Holden wants clarity before introducing V6

Mat Coch

Friday 6th April, 2018 - 3:01pm

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Triple Eight was developing the V6 twin-turbo with Holden

Holden marketing boss Mark Harland has explained that he wants more clarity over the future of Supercars’ engine direction before introducing its V6 twin-turbo.

Holden Motorsport this morning announced that it has placed development of the engine on hold until for the moment.

A native Canadian but now based in Melbourne, Harland was on holiday in Tasmania but made an appearance at Symmons Plains to clarify the situation.

“I think there’s two main reasons for parking it and one is we really wanted to focus on what we’ve got going now,” Harland said, echoing comments made by Triple Eight boss Roland Dane.

“We’re really happy with the performance of the new car, the ZB, on the track getting good reactions in the showrooms as well.

“The other was just looking at the landscape and kind of trying to guess what’s going on; is everyone going to V8s, is it going to be twin turbo V6s, is there going to be electric?

“I think for now we know we’ve got a good package with the twin-turbo V6, so we’re just going to set it aside, focus on the V8 until we get a little bit of clarity on where everyone’s going.”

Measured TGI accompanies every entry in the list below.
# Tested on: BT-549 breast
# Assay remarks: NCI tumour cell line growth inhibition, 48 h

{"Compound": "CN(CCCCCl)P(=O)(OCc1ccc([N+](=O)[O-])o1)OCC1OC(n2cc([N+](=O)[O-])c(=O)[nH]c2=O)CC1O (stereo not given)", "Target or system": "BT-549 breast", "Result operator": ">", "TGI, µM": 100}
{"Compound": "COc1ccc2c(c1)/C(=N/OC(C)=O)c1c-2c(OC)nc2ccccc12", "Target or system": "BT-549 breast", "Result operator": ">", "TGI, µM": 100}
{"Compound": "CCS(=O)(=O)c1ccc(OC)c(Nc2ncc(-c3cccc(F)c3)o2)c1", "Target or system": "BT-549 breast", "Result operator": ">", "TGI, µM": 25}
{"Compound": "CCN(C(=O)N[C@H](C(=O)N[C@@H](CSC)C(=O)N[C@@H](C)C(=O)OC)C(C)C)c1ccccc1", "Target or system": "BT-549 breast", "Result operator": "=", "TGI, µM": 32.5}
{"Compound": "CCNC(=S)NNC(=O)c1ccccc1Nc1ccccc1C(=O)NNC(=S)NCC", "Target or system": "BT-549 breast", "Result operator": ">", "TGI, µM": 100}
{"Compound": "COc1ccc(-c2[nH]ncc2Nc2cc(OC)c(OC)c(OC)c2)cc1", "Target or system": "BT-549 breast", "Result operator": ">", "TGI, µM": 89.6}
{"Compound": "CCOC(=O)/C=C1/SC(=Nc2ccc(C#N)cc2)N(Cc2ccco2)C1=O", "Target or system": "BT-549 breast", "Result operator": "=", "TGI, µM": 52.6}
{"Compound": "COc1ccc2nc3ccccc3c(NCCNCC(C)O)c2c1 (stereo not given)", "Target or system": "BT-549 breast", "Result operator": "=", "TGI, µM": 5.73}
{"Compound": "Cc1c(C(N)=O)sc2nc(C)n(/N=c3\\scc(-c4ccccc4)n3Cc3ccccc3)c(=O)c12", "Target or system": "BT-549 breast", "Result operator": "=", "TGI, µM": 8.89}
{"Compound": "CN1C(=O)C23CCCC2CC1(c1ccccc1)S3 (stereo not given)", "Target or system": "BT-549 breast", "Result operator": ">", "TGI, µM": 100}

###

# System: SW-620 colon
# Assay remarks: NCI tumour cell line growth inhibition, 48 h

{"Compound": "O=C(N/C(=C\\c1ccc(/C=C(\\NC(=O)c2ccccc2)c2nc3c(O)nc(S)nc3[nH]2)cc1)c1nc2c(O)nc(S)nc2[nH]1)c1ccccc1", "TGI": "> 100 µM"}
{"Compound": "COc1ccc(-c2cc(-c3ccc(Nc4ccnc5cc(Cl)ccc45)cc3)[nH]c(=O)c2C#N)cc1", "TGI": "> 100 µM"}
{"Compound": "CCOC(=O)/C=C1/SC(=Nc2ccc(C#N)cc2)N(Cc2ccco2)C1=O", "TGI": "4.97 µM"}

Holden was the only manufacturer actively developing an alternate engine configuration, allowed under the Gen 2 regulations.

Development had already reached an advanced stage, and while Harland says further testing both in Detroit and by Triple Eight was needed, he believes the shelved engine is already a race winner.

“We’ve done the testing. We’ve done testing in Detroit. We’ve also done testing where Roland’s had it out on the track with the Triple Eight team, so we’re confident that’s a winning package we can bring here at the right time.

“So that’s just sitting on the shelf right now. It’s not put away, it’s just sitting there for when the timing is right.”

According to Harland, that is where it will remain for now until there is a need to resume development.

“There’s still some time that we would need to do to do the testing and to do the development.

“We now know that we have something that would be successful and it’s just parking it on the side.

“It could be 12 months, it could be 24 months, or could be 6 months. So we know we have something we could bring out when we need to.”

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